WASHINGTON — Yet again, commuters Thursday went through what has become an afternoon-commuting routine: Attempt to stay safe and dry amid a deluge.
Heavy rains rolled into the D.C. area, as a cold front approached from the west and outer bands of rain from Tropical Storm Michael approached from the southwest.
A flood warning is in effect until 3:15 a.m. Friday for several parts of Virginia, including Stafford, Spotsylvania, Prince William and southwestern Fairfax counties, and the city of Fredericksburg.
It’s also in effect for parts of Prince George’s and Charles counties in Maryland until 2 a.m. Friday.
In D.C., a coastal flooding advisory is in effect until 1 a.m. Friday.
The National Weather Service said Michael will bring in around 1 to 2 inches of rain around D.C., with some localized areas receiving up to 2 to 4 inches on Thursday.
Michael left behind “unimaginable destruction” in Florida’s panhandle after making landfall Wednesday. Supercharged by abnormally warm waters in the Gulf of Mexico the then-hurricane brought terrifying winds of 155 mph, splintering homes and submerging neighborhoods. It was the most powerful hurricane to hit the continental U.S. in nearly 50 years.
And while it’s expected to push out to sea around Norfolk and Virginia Beach, its remnants will likely take a toll on some parts of the mid-Atlantic.
Storm Team4 Meteorologist Amelia Draper said the rain will likely be heaviest east of Interstate 95 and around the Interstate 81 corridor Thursday as Michael combines with a cold front.
For areas closer to the tropical storm’s path — southern and central Virginia and the Carolinas, which are still recovering from Hurricane Florence’s epic flooding — Michael is forecast to bring about 4 to 6 inches of rain, with some areas seeing up to 10 inches. Draper said the tropical storm has maximum sustained winds of 60 mph, which will continue to diminish.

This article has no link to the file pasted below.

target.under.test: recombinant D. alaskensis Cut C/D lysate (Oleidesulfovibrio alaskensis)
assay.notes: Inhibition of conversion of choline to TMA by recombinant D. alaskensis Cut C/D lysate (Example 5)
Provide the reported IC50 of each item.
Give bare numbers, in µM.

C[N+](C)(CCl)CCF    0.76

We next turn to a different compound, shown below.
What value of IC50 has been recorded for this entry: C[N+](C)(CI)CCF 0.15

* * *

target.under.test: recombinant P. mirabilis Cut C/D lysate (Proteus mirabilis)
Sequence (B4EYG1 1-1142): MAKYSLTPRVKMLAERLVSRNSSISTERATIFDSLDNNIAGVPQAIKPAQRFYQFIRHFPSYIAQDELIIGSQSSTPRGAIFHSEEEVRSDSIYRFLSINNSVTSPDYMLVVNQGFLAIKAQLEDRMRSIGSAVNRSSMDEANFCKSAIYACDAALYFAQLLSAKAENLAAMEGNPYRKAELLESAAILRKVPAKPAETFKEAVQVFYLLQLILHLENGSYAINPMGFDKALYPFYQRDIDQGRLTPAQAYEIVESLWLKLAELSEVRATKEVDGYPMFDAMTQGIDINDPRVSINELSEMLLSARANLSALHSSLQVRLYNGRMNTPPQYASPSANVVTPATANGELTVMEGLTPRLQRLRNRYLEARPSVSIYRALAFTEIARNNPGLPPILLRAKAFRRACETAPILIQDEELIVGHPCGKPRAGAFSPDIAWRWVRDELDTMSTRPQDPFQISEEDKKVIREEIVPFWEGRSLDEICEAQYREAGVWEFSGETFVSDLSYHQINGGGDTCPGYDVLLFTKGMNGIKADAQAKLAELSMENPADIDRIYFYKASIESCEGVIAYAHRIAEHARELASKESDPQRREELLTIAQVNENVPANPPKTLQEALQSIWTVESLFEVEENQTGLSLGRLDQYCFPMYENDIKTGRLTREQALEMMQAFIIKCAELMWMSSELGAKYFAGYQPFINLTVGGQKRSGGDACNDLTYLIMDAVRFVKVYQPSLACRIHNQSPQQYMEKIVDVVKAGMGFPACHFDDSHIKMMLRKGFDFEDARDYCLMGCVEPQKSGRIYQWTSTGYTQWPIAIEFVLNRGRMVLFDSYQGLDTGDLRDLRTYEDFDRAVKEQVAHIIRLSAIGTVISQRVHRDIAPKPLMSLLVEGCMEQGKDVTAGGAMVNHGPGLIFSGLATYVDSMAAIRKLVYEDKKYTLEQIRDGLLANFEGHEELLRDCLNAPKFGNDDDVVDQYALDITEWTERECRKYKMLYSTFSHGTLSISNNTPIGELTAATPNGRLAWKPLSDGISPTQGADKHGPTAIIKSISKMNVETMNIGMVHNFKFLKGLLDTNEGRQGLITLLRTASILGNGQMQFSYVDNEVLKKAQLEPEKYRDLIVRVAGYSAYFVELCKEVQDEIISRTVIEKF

Those stout winds will be widespread.
Gusty winds are expected late this evening into early Friday as Michael pulls away and a cold front crosses the region. A wind advisory has been issued for parts of the area. Here are the expected peak wind gusts. The highest gusts are expected over the ridges and near the waters pic.twitter.com/iNY00i8YuW
— NWS DC/Baltimore (@NWS_BaltWash) October 11, 2018
Virginia Gov. Ralph Northam declared a state of emergency Thursday afternoon while the storm approached the water-logged mid-Atlantic.
“I want to urge all Virginians to prepare for the serious possibility of flash floods, tropical-storm-force winds, tornadoes and power outages,” Northam said in a statement.
The cold front is good news for parts of the area, as it’s pushing Michael off the coast.
The D.C. area will see much cooler air and temperatures into the low to mid-60s Friday as the cold front crosses the area.
Thursday night: Rain heavy in spots along and east of I-95, mainly before midnight; cloudy and cooler. Lows in 50s and low 60s.
Friday: Mostly to partly sunny. Breezy and much cooler. Highs in the low to mid-60s.
Saturday: Scattered morning rain. Cloudy afternoon. Chilly and breezy. Highs in the mid-50s to 60.
Sunday: Partly sunny and comfortably cool. Highs in the low to mid-60s.